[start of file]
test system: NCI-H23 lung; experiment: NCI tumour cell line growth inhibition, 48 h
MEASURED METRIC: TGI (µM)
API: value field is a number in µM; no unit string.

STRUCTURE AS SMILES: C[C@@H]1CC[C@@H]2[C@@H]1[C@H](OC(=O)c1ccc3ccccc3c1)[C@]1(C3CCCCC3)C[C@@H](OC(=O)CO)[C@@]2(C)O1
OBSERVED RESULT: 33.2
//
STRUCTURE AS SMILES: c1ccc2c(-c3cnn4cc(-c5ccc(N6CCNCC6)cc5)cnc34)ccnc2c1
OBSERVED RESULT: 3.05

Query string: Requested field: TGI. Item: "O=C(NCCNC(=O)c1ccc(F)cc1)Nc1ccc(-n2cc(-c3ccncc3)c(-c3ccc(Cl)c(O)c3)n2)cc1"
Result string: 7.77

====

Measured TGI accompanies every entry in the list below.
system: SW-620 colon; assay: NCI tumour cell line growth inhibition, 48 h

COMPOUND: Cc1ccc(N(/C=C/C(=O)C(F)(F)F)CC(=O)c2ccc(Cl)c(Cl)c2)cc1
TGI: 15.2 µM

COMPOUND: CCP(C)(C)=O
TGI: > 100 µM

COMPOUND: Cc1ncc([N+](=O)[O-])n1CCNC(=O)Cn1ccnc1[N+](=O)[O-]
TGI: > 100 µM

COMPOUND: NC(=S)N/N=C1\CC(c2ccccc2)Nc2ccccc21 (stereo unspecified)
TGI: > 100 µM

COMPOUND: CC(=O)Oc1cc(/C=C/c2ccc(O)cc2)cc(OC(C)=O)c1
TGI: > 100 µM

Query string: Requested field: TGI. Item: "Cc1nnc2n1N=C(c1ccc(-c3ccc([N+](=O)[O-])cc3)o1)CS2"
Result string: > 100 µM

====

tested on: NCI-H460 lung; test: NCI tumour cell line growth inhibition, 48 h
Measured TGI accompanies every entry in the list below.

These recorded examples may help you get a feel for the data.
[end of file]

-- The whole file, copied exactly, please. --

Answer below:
test system: NCI-H23 lung; experiment: NCI tumour cell line growth inhibition, 48 h
MEASURED METRIC: TGI (µM)
API: value field is a number in µM; no unit string.

STRUCTURE AS SMILES: C[C@@H]1CC[C@@H]2[C@@H]1[C@H](OC(=O)c1ccc3ccccc3c1)[C@]1(C3CCCCC3)C[C@@H](OC(=O)CO)[C@@]2(C)O1
OBSERVED RESULT: 33.2
//
STRUCTURE AS SMILES: c1ccc2c(-c3cnn4cc(-c5ccc(N6CCNCC6)cc5)cnc34)ccnc2c1
OBSERVED RESULT: 3.05

Query string: Requested field: TGI. Item: "O=C(NCCNC(=O)c1ccc(F)cc1)Nc1ccc(-n2cc(-c3ccncc3)c(-c3ccc(Cl)c(O)c3)n2)cc1"
Result string: 7.77

====

Measured TGI accompanies every entry in the list below.
system: SW-620 colon; assay: NCI tumour cell line growth inhibition, 48 h

COMPOUND: Cc1ccc(N(/C=C/C(=O)C(F)(F)F)CC(=O)c2ccc(Cl)c(Cl)c2)cc1
TGI: 15.2 µM

COMPOUND: CCP(C)(C)=O
TGI: > 100 µM

COMPOUND: Cc1ncc([N+](=O)[O-])n1CCNC(=O)Cn1ccnc1[N+](=O)[O-]
TGI: > 100 µM

COMPOUND: NC(=S)N/N=C1\CC(c2ccccc2)Nc2ccccc21 (stereo unspecified)
TGI: > 100 µM

COMPOUND: CC(=O)Oc1cc(/C=C/c2ccc(O)cc2)cc(OC(C)=O)c1
TGI: > 100 µM

Query string: Requested field: TGI. Item: "Cc1nnc2n1N=C(c1ccc(-c3ccc([N+](=O)[O-])cc3)o1)CS2"
Result string: > 100 µM

====

tested on: NCI-H460 lung; test: NCI tumour cell line growth inhibition, 48 h
Measured TGI accompanies every entry in the list below.

These recorded examples may help you get a feel for the data.